* * * * *

Andy Worthington is a freelance investigative journalist, activist, author, photographer, film-maker and singer-songwriter (the lead singer and main songwriter for the London-based band The Four Fathers, whose music is available via Bandcamp). He is the co-founder of the Close Guantánamo campaign (and see the latest photo campaign here) and the successful We Stand With Shaker campaign of 2014-15, and the author of The Guantánamo Files: The Stories of the 774 Detainees in America’s Illegal Prison (click on the following for Amazon in the US and the UK) and of two other books: Stonehenge: Celebration and Subversion and The Battle of the Beanfield. He is also the co-director (with Polly Nash) of the documentary film, “Outside the Law: Stories from Guantánamo” (available on DVD here — or here for the US), and for his photo project ‘The State of London’ he publishes a photo a day from six years of bike rides around the 120 postcodes of the capital.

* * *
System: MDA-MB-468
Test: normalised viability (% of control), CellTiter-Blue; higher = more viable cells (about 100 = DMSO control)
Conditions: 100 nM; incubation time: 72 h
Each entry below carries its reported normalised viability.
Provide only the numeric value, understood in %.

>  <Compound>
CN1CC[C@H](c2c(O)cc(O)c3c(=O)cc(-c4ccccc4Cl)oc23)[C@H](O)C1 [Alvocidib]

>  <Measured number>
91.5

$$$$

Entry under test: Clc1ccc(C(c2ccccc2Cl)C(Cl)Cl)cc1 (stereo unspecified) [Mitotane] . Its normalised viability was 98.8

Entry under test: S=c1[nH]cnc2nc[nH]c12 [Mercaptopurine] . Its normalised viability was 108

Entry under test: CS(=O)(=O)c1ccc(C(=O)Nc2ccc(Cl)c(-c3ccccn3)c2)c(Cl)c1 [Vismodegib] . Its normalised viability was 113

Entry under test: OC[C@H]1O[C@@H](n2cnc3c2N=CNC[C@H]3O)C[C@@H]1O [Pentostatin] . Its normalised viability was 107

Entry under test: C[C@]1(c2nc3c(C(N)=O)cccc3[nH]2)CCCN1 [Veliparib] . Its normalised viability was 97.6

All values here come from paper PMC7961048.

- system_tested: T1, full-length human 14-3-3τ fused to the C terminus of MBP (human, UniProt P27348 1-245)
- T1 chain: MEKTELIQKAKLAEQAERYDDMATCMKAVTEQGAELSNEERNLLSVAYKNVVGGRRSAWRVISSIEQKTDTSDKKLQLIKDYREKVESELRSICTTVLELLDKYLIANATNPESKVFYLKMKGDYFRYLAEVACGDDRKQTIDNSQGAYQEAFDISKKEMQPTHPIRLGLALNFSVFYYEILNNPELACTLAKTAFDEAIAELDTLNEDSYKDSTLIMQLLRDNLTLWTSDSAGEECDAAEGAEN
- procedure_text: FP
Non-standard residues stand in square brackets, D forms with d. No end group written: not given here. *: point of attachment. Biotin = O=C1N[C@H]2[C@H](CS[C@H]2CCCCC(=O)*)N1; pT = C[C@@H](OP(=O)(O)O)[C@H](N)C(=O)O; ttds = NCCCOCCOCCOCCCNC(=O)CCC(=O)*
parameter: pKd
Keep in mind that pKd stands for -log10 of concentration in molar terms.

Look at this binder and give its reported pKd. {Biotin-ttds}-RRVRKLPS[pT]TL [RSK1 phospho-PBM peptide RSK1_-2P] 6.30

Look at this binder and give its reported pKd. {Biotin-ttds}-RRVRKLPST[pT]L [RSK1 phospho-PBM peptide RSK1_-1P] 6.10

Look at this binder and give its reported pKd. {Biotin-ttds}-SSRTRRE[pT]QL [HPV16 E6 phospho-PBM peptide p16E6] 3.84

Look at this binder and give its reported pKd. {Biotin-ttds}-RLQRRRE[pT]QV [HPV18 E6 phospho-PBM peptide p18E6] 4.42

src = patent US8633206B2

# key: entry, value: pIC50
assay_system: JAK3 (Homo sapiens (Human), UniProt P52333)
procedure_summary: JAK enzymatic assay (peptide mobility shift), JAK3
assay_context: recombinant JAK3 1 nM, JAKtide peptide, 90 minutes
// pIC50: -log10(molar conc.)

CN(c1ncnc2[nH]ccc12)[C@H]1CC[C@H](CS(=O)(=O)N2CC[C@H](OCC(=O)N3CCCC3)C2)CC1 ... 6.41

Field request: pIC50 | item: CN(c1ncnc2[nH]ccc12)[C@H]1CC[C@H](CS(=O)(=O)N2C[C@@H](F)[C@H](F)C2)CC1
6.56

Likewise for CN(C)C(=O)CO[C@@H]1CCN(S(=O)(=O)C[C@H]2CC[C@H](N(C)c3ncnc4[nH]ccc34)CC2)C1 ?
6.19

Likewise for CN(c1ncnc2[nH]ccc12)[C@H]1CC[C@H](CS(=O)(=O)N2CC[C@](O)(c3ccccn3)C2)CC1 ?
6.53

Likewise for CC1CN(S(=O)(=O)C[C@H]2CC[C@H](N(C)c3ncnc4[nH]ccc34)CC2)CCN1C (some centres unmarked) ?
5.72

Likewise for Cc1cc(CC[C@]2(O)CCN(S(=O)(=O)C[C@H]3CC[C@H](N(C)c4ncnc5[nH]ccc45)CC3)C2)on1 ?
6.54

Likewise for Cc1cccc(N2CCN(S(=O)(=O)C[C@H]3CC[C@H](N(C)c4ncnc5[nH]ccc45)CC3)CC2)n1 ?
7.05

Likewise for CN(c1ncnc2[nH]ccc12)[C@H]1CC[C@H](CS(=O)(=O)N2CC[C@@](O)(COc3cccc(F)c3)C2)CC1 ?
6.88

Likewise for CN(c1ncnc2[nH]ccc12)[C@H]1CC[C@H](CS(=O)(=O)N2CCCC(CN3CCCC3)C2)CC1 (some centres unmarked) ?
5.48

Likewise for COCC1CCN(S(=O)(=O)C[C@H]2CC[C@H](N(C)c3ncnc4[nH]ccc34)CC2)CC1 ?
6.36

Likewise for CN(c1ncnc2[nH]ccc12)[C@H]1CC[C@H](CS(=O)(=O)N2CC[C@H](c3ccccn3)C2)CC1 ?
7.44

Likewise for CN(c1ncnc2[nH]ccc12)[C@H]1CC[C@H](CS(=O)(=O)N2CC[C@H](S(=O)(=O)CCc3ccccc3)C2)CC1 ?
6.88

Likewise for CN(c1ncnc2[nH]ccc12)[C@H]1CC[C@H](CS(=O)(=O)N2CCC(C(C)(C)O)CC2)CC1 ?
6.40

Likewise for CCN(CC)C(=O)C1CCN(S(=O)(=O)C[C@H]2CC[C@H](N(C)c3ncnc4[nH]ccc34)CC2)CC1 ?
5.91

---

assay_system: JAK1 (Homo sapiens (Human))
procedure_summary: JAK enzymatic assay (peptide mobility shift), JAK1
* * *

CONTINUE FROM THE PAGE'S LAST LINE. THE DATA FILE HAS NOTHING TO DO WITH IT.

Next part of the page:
In 2017, Andy became very involved in housing issues. He is the narrator of a new documentary film, ‘Concrete Soldiers UK’, about the destruction of council estates, and the inspiring resistance of residents, he wrote a song ‘Grenfell’, in the aftermath of the entirely preventable fire in June 2017 that killed over 70 people, and he also set up ‘No Social Cleansing in Lewisham’ as a focal point for resistance to estate destruction and the loss of community space in his home borough in south east London. For two months, from August to October 2018, he was part of the occupation of the Old Tidemill Wildlife Garden in Deptford, to prevent its destruction — and that of 16 structurally sound council flats next door — by Lewisham Council and Peabody. Although the garden was violently evicted by bailiffs on October 29, 2018, and the trees were cut down on February 27, 2019, the resistance continues.